DAMASCUS, SYRIA, JAN. 12 -- Secretary of State James A. Baker III won a commitment from Egypt today to join in a military operation to force Iraq out of Kuwait, but Syria stopped short of agreeing to be part of the offensive force if war is necessary, officials said.
Baker met for more than two hours with Syrian President Hafez Assad, and afterward Foreign Minister Farouk Charaa told reporters that Syrian troops in the multinational force "are there for defensive purposes, and up to this moment this is the case."
Charaa said Syria was consulting other Arab nations about what to do if war breaks out.
A senior U.S. official familiar with the discussions said Assad had not provided a commitment to fight, but noted that the foreign minister seemed to be leaving room for a change. "His key phrase was, 'up to this moment,' " said the official. "When we started, it was a given that Syrian force would not engage in offensive operations. That is no longer a given."
Syria initially committed troops to the multnational force to help defend Saudi Arabia against attack from Syria's longtime enemy, Iraq, but has been leery of joining an armed conflict that could trigger a wider war in the region. Reflecting this concern, Assad issued an unusual direct appeal on Syrian radio to Iraqi President Saddam Hussein today, imploring Saddam to relinquish Kuwait and avoid a war that would be catastrophic for the entire Arab world.
Baker devoted a day to making arrangements for the possible use of force with Egypt and Syria, two of the most important Arab allies in the multinational force on the Arabian Peninsula. Egypt has committed 40,000 troops to the Persian Gulf and Syria about 20,000.
In Cairo, Egyptian President Hosni Mubarak "absolutely" indicated to Baker that he was prepared to join in offensive action against Iraq if necessary, a senior U.S. official said. His commitment follows a similar approval given earlier this week by Saudi King Fahd. U.S. officials said President Bush has not yet made the decision to go to war but that Baker was attempting to put in place the "next steps" should the decision be made soon.
Speaking to reporters outside the Egyptian presidential palace, Baker said he discussed such steps with Mubarak and, referring to Tuesday's United Nations deadline for Iraq to leave Kuwait, "we particularly discussed the fact that the deadline is a real deadline."
The participation of the major Arab allies is considered critical to any offensive, for both symbolic and practical reasons. One of the major concerns of administration planners is that any strike not immediately spread into a wider war involving Israel. After talks with Baker in Geneva this week, Iraqi Foreign Minister Tariq Aziz threatened anew that Iraq would attack Israel in the event of hostilities.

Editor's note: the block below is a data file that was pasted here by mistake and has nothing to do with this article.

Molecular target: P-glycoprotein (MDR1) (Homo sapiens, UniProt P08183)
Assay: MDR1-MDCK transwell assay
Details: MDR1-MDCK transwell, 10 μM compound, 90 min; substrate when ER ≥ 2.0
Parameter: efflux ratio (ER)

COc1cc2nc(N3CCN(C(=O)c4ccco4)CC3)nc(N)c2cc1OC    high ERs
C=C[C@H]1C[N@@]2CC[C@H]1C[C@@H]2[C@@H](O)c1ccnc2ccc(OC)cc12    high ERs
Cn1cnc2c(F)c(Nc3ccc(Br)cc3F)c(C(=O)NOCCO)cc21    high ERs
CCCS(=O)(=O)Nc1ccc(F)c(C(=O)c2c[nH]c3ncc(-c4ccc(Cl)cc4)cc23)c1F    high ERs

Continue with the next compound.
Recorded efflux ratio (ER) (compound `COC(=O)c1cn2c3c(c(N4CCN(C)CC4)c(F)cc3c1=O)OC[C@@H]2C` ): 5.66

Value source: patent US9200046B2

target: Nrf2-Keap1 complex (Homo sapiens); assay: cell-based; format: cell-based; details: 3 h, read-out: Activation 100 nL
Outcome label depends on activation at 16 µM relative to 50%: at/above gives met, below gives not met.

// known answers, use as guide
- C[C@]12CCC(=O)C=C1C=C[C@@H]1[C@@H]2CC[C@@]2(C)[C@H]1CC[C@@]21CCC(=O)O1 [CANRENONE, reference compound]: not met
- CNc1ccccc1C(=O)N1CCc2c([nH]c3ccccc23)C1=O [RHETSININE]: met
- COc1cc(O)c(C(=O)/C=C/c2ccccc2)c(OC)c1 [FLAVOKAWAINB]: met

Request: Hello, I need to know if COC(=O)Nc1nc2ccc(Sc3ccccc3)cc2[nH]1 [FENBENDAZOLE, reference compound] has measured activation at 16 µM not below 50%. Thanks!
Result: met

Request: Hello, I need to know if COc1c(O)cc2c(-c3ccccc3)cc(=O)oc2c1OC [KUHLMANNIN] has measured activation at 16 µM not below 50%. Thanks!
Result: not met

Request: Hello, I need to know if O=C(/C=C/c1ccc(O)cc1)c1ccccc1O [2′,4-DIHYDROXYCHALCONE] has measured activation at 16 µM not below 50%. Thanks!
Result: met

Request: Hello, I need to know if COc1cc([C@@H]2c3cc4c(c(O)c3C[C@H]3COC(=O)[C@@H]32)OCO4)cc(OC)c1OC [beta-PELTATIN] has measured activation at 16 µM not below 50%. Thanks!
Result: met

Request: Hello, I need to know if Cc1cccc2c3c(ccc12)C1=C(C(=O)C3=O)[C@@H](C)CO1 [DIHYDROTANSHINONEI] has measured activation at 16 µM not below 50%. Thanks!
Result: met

Mubarak, whose country made peace with Israel, said in a television interview this week that Israel had the right to retaliate if attacked first.
But the prospect of Israeli involvement in a gulf war remains extremely sensitive for Syria. "We in Syria cannot accept an Israeli intervention in this crisis," Charaa, the Syrian foreign minister, said when asked if Syria would remain in the coalition if Israel became engaged in the fighting. Charaa said Iraq would only attack Israel to "shuffle the deck" and radically change the political alignments in the region, "and therefore Israel . . . should not intervene."
He did not elaborate, but seemed to be saying Syria wants to avoid any massive retaliatory strike by Israel that could make it one of the major combatants.
Baker, questioned about Syria's position, sought to keep his distance from the foreign minister's comment. He had raised the same issue with leaders in Saudi Arabia, Egypt and the United Arab Emirates and said their responses were satisfactory. But tonight, choosing his words carefully, he said: "The response of the Syrian government with respect to that issue is the Syrian government's response. I do not pretend or presume to dictate to anybody what their response should or should not be with respect to particular matters in this crisis."
The United States has urged Israel to keep a low profile in the gulf crisis and said it would respond to protect Israel if Iraq attacked. A senior official traveling on Baker's plane said tonight, "There are significant and very efficient forces -- American forces -- now in the gulf and . . . if Israel were attacked that would be a provocation that would draw an appropriate response" from the United States.
Just before meeting Baker, an open letter from Assad to Saddam was broadcast on Syrian radio in which Assad appealed to Saddam to avoid war and to instead focus on their common enemy, Israel.
Assad warned of the "black future in front of us" that would result from war in the gulf. He urged Saddam to withdraw from Kuwait and said if war was avoided, Syria and Iraq could repair their past differences.
The message was unusual if only because of Syria's longstanding animosity toward Baghdad. Syria was an ally of Iran in the eight-year Iran-Iraq war, and Assad has long been viewed as a bitter foe of Saddam.
Baker said tonight that he had again raised the subject of terrorism with Assad, particularly the investigation into the bombing of Pan Am Flight 103. Terrorists suspected of blowing up the plane over Lockerbie, Scotland, in December 1988 have been linked to Syria. Syria remains on the U.S. government's list of nations that have supported terrorism.